He tells with pleasure of taking a photograph of the new dam beneath the South Glens Falls bridge on Route 9 not long ago.  To get a clear view, Mr. Dean climbed onto the chain link fence on the bridge.  It didn’t take long for an alarmed observer to call for help.

“A couple of police cars came by, and a reporter.  They thought I was going to jump,” he laughs.

He spent this fall (2001) taking foliage shots every day, he says.  “there’s not much to photograph now,” he adds, “until we get snow.”  He recently took photographs of Whitehall’s new canal park, where he said he greatly admires the village’s long granite Veterans Memorial Wall.  “I shot new aerials of the village, canal park and locks last summer for a tentative new postcard,” he says.

He said he decides what images to capture by considering the features of each area.  “In Saratoga Springs, for example, we have cards showing the springs, Broadway, parks, museums and track.  The key determination is what is interesting to the public and most helpful for upgrading the area.”

He is proud o his series of panoramic Adirondack views with quotations from environmentalists including John Muir and Theodore Roosevelt on the front of each card.

“They get a lot of comment,” he says of that series.

Influenced Crandall Park upgrades

Mr. Dean’s own preservationist beliefs are served by his photography, too.  He says, “I took photographs of Crandall Park’s degraded condition and gave a set to Bud Taylor [councilman of the Third Ward in Glens Falls], who showed them to the city.  Soon after, a contractor volunteered to dredge the ponds.  This has resulted in the city upgrading the park, adding a new fence and fountain.”

Asked whether he ever thinks about retiring, Mr. Dean says, “No.  Only slowing down.”  There doesn’t seem to be much of that happening though.

For the 2013 Warren County Bicentennial celebration, a commemorative postcard was issued by the Citizen’s Advisory Committee which featured 10 photographs by Richard Dean.  Copies of this postcard are available from the Warren County Historical Society at 195 Sunnyside Road, Queensbury, NY  12804. (518-798-6292)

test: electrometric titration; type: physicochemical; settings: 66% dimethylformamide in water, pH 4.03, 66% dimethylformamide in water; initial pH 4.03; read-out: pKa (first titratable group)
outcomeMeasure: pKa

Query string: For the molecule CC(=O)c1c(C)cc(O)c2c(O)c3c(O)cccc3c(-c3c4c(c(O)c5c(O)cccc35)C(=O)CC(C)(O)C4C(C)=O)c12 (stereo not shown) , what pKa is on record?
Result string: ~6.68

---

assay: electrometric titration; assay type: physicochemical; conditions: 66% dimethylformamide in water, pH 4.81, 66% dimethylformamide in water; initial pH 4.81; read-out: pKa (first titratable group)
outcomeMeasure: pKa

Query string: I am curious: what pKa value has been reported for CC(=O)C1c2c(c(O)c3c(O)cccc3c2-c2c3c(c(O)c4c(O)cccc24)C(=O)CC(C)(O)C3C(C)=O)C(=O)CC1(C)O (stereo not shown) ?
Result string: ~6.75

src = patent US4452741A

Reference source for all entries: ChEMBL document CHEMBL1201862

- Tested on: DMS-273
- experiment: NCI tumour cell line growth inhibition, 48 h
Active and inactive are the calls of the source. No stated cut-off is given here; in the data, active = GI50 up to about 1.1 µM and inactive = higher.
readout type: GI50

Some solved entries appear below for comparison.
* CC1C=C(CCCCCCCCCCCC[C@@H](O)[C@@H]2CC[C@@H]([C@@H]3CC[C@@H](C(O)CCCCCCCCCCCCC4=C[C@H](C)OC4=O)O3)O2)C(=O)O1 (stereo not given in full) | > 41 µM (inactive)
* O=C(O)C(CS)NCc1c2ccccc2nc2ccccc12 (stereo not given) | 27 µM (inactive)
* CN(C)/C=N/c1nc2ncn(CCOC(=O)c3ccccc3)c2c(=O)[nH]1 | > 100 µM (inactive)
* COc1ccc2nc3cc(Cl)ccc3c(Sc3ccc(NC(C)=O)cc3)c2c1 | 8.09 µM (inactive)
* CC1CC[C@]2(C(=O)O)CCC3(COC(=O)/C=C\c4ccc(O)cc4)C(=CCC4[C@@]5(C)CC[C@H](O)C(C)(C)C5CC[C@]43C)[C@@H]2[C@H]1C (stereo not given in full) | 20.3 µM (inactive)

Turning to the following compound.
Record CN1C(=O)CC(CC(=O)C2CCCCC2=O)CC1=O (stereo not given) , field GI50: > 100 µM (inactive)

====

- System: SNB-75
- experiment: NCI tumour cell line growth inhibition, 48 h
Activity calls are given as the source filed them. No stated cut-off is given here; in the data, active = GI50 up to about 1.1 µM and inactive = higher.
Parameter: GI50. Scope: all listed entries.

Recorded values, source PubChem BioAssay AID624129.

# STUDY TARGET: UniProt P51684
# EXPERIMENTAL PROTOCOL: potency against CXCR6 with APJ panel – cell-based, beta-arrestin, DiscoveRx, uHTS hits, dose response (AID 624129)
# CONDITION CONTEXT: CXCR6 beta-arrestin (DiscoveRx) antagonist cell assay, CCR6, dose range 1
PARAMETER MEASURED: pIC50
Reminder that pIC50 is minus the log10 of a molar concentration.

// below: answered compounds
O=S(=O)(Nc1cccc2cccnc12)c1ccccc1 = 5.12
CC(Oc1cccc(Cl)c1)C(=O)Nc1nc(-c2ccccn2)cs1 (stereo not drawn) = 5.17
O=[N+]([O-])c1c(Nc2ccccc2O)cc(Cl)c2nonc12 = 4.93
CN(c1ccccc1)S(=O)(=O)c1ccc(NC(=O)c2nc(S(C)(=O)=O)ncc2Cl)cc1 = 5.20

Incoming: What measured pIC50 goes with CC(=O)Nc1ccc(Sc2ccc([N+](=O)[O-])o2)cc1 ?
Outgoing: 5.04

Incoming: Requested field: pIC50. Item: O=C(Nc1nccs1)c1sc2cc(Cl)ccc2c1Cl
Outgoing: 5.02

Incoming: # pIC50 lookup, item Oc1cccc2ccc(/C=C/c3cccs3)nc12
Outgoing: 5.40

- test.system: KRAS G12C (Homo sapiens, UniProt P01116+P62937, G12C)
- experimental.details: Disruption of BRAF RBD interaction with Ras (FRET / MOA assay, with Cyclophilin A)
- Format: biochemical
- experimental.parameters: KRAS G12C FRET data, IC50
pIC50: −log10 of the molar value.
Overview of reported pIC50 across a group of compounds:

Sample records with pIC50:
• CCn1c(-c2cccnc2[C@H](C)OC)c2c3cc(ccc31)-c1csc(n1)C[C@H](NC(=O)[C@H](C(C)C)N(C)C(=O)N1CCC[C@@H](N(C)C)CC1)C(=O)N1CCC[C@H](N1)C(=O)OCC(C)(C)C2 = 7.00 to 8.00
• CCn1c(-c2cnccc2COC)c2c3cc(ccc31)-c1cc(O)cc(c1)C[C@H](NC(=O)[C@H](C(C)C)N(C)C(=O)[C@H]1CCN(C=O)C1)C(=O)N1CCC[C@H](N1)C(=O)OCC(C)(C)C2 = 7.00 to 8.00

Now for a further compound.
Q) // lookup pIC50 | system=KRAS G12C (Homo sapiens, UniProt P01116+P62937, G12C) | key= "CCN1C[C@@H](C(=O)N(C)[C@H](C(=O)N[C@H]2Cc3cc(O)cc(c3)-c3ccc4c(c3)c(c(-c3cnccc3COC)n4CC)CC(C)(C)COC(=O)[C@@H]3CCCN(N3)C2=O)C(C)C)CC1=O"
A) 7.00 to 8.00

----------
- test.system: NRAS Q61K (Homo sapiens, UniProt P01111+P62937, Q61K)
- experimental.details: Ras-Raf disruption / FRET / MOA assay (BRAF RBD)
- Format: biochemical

Dean ADK.3

Update for this reprinting:

Richard Dean passed away in February of 2008.  He is buried in Pine View Cemetery.  His business, Dean Color Photo, which for years operated out of his house on Philo Street in Glens Falls, is still active and operated by his daughter and son-in-law in Lewis, New York.   Dean Color, PO Box 71, Lewis, New York  12950. (ddean@capital.net).

Color photos courtesy of Dean Color.  Black and white photos courtesy of The Chronicle.  Special thanks to Cathy DeDe and The Chronicle for permission to reprint this article as it appeared in 2001 and Wendy Chitty from Dean Color for photographs.

Warren County Historical Society has a selection of placemats for sale with Richard Dean’s photographs of Lake George, the Adirondacks, and Lake Placid.  There are also copies of the Bicentennial postcard available.  Contact the Society for more information (743-0734 or by email at mail@warrencountyhistoricalsociety.org).

© September 1  2014, Warren County Historical Society.

 

Warren County Historical Society // 50 Gurney Lane // Queensbury, NY 12804 // (518) 743-0734